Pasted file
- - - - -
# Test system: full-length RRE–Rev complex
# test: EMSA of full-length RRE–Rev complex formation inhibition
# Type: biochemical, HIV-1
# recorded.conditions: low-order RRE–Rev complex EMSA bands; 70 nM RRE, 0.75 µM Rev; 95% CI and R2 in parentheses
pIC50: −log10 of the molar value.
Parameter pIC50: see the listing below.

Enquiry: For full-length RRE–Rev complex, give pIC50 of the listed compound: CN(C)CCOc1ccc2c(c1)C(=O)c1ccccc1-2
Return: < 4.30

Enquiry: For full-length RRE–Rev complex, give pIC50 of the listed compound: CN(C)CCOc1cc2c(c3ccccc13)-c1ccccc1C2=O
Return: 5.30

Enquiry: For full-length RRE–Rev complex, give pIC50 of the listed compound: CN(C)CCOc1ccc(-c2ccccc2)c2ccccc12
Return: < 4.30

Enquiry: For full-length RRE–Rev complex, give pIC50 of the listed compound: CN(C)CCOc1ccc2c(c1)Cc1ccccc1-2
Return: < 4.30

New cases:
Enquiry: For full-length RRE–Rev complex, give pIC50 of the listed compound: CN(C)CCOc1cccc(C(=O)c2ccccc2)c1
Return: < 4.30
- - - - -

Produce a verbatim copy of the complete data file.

# Test system: full-length RRE–Rev complex
# test: EMSA of full-length RRE–Rev complex formation inhibition
# Type: biochemical, HIV-1
# recorded.conditions: low-order RRE–Rev complex EMSA bands; 70 nM RRE, 0.75 µM Rev; 95% CI and R2 in parentheses
pIC50: −log10 of the molar value.
Parameter pIC50: see the listing below.

Enquiry: For full-length RRE–Rev complex, give pIC50 of the listed compound: CN(C)CCOc1ccc2c(c1)C(=O)c1ccccc1-2
Return: < 4.30

Enquiry: For full-length RRE–Rev complex, give pIC50 of the listed compound: CN(C)CCOc1cc2c(c3ccccc13)-c1ccccc1C2=O
Return: 5.30

Enquiry: For full-length RRE–Rev complex, give pIC50 of the listed compound: CN(C)CCOc1ccc(-c2ccccc2)c2ccccc12
Return: < 4.30

Enquiry: For full-length RRE–Rev complex, give pIC50 of the listed compound: CN(C)CCOc1ccc2c(c1)Cc1ccccc1-2
Return: < 4.30

New cases:
Enquiry: For full-length RRE–Rev complex, give pIC50 of the listed compound: CN(C)CCOc1cccc(C(=O)c2ccccc2)c1
Return: < 4.30